MR. MCCURRY: No, absolutely not. It purports to show that the conspiracy theorists who are very active on the subject of Whitewater and other subjects very often plant their stories, plant their information in various places, and then we kind of give you a theory of how things get picked up and translated and moved through what we call "the media food chain," or what others have called "the media food chain." A good example of this: the Wall Street editorial page carries a column that mentions this deep, dark secret 330-page report that then gets picked up by The Washington Times and written, and then gets asked here in the press briefing room. So, in other words, in this Fellini-like manner, what we are doing right now is proof positive of the kind of cycle that we're talking about.
Q So you're employing the very tactics that you say the right-wing think-tanks employ to get stories in the mainstream media?
MR. MCCURRY: You're suggesting that we planted this in the Wall Street Journal editorial page so we could draw some attention to the material that we're using to refute some of the fallacious charges. That's an interesting theory. I don't know that I buy that theory.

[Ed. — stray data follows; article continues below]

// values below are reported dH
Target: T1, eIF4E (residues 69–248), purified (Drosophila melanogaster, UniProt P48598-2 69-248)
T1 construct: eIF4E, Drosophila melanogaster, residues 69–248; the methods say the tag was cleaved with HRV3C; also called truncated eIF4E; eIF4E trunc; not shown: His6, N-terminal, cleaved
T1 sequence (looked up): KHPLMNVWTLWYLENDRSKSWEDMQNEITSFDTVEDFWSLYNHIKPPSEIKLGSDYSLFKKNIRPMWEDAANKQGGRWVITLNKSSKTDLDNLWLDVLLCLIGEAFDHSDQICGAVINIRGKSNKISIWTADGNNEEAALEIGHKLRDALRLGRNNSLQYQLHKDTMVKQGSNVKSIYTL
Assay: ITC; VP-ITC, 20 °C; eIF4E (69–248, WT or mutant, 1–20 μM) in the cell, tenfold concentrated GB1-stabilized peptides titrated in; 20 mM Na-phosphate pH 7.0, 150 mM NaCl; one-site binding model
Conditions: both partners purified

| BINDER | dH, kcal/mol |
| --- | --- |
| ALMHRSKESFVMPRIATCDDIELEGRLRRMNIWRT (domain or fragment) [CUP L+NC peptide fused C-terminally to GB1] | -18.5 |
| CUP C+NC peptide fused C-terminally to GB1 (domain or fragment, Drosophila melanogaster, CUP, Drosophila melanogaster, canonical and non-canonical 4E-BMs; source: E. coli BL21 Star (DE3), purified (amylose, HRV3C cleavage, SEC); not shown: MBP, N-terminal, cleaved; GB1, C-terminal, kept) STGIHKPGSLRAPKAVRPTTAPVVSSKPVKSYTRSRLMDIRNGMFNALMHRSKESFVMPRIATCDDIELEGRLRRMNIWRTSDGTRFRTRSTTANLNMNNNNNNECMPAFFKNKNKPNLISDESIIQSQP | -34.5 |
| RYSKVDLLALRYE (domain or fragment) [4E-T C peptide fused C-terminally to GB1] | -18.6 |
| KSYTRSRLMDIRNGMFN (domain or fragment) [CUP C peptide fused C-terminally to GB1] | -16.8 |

Q Like what, what particularly? What are the fallacious charges?
MR. MCCURRY: They talk about stuff about some of the work of a couple of so-called "media centers," a couple of wealthy philanthropists that subsidize the work of organizations that present themselves as news organizations -- they write stories, they get picked up elsewhere on the Internet. Sometimes they get picked up overseas, typically in London, typically by one particular reporter, that stuff then gets fed back into news organizations here. There's one news organization here in town that likes to -- they won't attach their own bylines and their own names of their own reporters to the stories they write, but they'll pick up stories, they'll put them in their pages here, and then that triggers additional inquiries.